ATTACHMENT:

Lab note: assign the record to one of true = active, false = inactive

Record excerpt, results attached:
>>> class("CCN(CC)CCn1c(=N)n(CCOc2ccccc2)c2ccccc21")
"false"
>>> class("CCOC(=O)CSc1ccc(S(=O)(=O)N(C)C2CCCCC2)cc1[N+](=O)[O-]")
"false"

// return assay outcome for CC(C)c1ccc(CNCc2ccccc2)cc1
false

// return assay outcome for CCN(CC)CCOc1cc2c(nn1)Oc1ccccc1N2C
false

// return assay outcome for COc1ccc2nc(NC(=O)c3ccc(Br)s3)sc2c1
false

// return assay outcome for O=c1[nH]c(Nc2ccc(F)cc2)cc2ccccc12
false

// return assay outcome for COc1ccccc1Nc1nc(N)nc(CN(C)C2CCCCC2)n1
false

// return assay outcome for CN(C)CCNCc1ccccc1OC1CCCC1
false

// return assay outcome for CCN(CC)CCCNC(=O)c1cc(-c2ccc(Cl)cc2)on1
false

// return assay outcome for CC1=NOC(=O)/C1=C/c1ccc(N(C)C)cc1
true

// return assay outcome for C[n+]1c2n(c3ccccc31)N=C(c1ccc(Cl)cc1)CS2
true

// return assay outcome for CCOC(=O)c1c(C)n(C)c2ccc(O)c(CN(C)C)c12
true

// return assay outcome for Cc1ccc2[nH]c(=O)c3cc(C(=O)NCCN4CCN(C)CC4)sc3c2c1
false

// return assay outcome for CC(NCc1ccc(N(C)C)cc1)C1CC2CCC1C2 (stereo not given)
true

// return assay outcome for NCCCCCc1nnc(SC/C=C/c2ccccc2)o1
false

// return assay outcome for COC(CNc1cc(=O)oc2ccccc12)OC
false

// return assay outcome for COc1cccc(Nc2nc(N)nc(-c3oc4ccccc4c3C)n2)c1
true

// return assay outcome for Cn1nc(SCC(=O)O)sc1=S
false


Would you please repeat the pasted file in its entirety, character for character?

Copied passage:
Lab note: assign the record to one of true = active, false = inactive

Record excerpt, results attached:
>>> class("CCN(CC)CCn1c(=N)n(CCOc2ccccc2)c2ccccc21")
"false"
>>> class("CCOC(=O)CSc1ccc(S(=O)(=O)N(C)C2CCCCC2)cc1[N+](=O)[O-]")
"false"

// return assay outcome for CC(C)c1ccc(CNCc2ccccc2)cc1
false

// return assay outcome for CCN(CC)CCOc1cc2c(nn1)Oc1ccccc1N2C
false

// return assay outcome for COc1ccc2nc(NC(=O)c3ccc(Br)s3)sc2c1
false

// return assay outcome for O=c1[nH]c(Nc2ccc(F)cc2)cc2ccccc12
false

// return assay outcome for COc1ccccc1Nc1nc(N)nc(CN(C)C2CCCCC2)n1
false

// return assay outcome for CN(C)CCNCc1ccccc1OC1CCCC1
false

// return assay outcome for CCN(CC)CCCNC(=O)c1cc(-c2ccc(Cl)cc2)on1
false

// return assay outcome for CC1=NOC(=O)/C1=C/c1ccc(N(C)C)cc1
true

// return assay outcome for C[n+]1c2n(c3ccccc31)N=C(c1ccc(Cl)cc1)CS2
true

// return assay outcome for CCOC(=O)c1c(C)n(C)c2ccc(O)c(CN(C)C)c12
true

// return assay outcome for Cc1ccc2[nH]c(=O)c3cc(C(=O)NCCN4CCN(C)CC4)sc3c2c1
false

// return assay outcome for CC(NCc1ccc(N(C)C)cc1)C1CC2CCC1C2 (stereo not given)
true

// return assay outcome for NCCCCCc1nnc(SC/C=C/c2ccccc2)o1
false

// return assay outcome for COC(CNc1cc(=O)oc2ccccc12)OC
false

// return assay outcome for COc1cccc(Nc2nc(N)nc(-c3oc4ccccc4c3C)n2)c1
true

// return assay outcome for Cn1nc(SCC(=O)O)sc1=S
false